An inherent problem with being an internet-famous photographer is the rate at which you have to churn out new work. This is always one of the more daunting obstacles to my occasional plans to go scam the plebes on Flickr or wherever.
If you're internet-famous, or want to be, you've gotta have a feed. Whether you're posting on Flickr or
Instagram, or on some forums, or on your own blog, new content is king. If you're just putting out a new
portfolio of six pictures every few months, it doesn't matter how many people you follow. You have to generate,
at a minimum, a couple new pictures a week. Better if you can do a little group of three or four about every two days.
The is absolutely opposed to being serious. Nobody has new ideas at that rate. Therefore you are pumping
out more or less the same ideas, or no ideas at all.
The best you could do, in terms of being serious, is to continuously share out work in progress.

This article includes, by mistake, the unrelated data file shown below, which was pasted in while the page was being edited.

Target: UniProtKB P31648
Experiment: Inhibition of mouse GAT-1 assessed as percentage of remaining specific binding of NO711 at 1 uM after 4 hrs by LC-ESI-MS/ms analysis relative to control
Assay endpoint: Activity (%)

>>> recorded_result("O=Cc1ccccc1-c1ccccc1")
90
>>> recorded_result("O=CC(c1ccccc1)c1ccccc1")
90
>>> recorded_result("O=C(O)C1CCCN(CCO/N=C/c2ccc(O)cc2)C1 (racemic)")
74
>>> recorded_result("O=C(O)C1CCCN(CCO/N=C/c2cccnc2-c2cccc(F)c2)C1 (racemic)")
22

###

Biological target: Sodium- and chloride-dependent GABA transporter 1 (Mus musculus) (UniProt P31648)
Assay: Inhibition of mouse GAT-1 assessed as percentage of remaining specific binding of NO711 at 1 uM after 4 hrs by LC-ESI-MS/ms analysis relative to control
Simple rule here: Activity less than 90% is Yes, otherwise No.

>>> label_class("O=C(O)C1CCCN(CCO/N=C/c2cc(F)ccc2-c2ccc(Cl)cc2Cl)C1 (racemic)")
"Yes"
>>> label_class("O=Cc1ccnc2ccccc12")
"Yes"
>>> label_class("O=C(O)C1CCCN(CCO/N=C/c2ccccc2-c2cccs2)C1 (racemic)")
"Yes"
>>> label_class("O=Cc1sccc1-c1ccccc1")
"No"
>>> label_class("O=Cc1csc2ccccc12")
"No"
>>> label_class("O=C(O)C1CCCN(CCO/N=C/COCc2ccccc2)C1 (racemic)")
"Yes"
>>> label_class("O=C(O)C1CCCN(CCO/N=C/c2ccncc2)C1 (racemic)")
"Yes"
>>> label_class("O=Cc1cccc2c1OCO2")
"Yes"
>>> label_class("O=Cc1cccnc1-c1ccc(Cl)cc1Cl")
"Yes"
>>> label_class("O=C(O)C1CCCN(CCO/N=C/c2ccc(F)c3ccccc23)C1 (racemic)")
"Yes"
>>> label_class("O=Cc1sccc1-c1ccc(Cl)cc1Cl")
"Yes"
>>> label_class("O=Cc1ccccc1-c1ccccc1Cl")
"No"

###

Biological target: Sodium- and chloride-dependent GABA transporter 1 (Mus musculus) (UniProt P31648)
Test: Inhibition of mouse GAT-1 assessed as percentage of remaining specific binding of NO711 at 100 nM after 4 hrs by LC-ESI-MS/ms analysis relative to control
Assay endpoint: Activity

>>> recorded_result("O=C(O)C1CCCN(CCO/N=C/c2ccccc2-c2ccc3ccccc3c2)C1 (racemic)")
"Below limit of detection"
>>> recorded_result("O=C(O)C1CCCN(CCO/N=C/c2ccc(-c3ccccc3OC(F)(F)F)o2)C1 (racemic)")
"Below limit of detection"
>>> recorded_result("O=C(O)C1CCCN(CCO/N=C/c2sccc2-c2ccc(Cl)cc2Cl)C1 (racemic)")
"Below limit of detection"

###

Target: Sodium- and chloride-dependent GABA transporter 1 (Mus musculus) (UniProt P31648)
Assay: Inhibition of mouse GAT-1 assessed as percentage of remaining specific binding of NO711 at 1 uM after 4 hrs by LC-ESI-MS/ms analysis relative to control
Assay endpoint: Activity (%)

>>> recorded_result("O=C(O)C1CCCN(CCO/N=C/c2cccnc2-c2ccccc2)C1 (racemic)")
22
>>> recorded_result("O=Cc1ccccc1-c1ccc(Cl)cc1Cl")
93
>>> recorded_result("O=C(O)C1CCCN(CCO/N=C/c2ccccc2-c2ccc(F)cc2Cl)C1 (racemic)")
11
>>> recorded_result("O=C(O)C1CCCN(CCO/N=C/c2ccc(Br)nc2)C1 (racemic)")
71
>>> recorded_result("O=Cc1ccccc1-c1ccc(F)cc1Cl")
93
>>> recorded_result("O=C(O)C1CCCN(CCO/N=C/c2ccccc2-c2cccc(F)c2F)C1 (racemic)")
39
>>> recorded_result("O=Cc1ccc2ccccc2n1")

Ideas as they evolve, half finished, half baked work, tossed out there at the most vulnerable moment. This is
the time when you're groping for the final form, trying to find the ultimate expression, or at any rate
your best try at it. This is probably not the best time to let the masses start helping out, unless you're
after some crazy internet/collaboration thing.
Commercial and retail people do a lot better here, by there way. They're grinding out the same
ideas over and over, but that's kind of the job. And then they can talk about the gear they're
using, and the new gear they're gonna buy, and so on. It totally works, there.